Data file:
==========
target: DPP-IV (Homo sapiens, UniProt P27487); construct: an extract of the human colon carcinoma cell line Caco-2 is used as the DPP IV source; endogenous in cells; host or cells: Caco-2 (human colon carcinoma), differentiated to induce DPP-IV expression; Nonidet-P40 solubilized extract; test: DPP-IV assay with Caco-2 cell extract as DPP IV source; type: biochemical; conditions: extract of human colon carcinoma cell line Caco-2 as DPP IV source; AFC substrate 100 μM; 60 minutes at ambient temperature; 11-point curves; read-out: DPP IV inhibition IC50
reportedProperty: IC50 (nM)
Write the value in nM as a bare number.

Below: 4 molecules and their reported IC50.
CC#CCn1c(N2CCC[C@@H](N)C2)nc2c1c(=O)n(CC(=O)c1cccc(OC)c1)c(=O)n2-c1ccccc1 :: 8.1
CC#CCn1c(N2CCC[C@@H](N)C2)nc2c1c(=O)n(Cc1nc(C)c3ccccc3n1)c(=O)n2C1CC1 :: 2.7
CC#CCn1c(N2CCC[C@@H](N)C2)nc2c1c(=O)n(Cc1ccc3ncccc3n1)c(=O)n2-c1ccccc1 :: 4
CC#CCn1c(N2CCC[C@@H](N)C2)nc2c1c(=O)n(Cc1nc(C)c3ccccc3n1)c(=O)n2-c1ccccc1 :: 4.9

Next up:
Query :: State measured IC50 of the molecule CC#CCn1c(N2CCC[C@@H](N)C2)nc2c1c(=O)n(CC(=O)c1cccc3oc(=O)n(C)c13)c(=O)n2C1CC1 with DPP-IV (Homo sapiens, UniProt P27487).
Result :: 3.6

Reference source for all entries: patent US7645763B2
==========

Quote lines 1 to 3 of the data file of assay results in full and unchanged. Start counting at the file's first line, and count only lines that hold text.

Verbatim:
target: DPP-IV (Homo sapiens, UniProt P27487); construct: an extract of the human colon carcinoma cell line Caco-2 is used as the DPP IV source; endogenous in cells; host or cells: Caco-2 (human colon carcinoma), differentiated to induce DPP-IV expression; Nonidet-P40 solubilized extract; test: DPP-IV assay with Caco-2 cell extract as DPP IV source; type: biochemical; conditions: extract of human colon carcinoma cell line Caco-2 as DPP IV source; AFC substrate 100 μM; 60 minutes at ambient temperature; 11-point curves; read-out: DPP IV inhibition IC50
reportedProperty: IC50 (nM)
Write the value in nM as a bare number.